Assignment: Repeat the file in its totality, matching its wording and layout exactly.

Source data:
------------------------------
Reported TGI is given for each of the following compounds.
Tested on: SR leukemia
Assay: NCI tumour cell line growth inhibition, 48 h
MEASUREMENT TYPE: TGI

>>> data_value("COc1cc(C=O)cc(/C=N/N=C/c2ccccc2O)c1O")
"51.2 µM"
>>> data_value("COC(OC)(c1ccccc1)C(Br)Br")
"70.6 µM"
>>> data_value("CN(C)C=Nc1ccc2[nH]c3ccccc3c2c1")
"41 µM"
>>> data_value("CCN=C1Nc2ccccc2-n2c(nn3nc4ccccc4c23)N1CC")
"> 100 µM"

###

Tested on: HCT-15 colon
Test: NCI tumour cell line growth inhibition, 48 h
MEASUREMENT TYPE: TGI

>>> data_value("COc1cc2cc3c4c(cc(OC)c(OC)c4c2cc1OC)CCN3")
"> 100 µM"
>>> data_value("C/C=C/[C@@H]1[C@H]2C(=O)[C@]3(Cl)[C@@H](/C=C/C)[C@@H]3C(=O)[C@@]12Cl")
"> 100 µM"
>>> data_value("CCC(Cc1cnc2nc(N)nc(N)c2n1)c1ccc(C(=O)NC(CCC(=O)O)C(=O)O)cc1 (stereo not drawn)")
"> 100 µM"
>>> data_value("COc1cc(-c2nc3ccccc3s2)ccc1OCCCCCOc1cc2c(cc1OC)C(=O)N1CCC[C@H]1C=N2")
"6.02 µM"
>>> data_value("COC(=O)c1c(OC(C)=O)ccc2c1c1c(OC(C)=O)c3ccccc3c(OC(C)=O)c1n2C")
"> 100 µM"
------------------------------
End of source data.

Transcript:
Reported TGI is given for each of the following compounds.
Tested on: SR leukemia
Assay: NCI tumour cell line growth inhibition, 48 h
MEASUREMENT TYPE: TGI

>>> data_value("COc1cc(C=O)cc(/C=N/N=C/c2ccccc2O)c1O")
"51.2 µM"
>>> data_value("COC(OC)(c1ccccc1)C(Br)Br")
"70.6 µM"
>>> data_value("CN(C)C=Nc1ccc2[nH]c3ccccc3c2c1")
"41 µM"
>>> data_value("CCN=C1Nc2ccccc2-n2c(nn3nc4ccccc4c23)N1CC")
"> 100 µM"

###

Tested on: HCT-15 colon
Test: NCI tumour cell line growth inhibition, 48 h
MEASUREMENT TYPE: TGI

>>> data_value("COc1cc2cc3c4c(cc(OC)c(OC)c4c2cc1OC)CCN3")
"> 100 µM"
>>> data_value("C/C=C/[C@@H]1[C@H]2C(=O)[C@]3(Cl)[C@@H](/C=C/C)[C@@H]3C(=O)[C@@]12Cl")
"> 100 µM"
>>> data_value("CCC(Cc1cnc2nc(N)nc(N)c2n1)c1ccc(C(=O)NC(CCC(=O)O)C(=O)O)cc1 (stereo not drawn)")
"> 100 µM"
>>> data_value("COc1cc(-c2nc3ccccc3s2)ccc1OCCCCCOc1cc2c(cc1OC)C(=O)N1CCC[C@H]1C=N2")
"6.02 µM"
>>> data_value("COC(=O)c1c(OC(C)=O)ccc2c1c1c(OC(C)=O)c3ccccc3c(OC(C)=O)c1n2C")
"> 100 µM"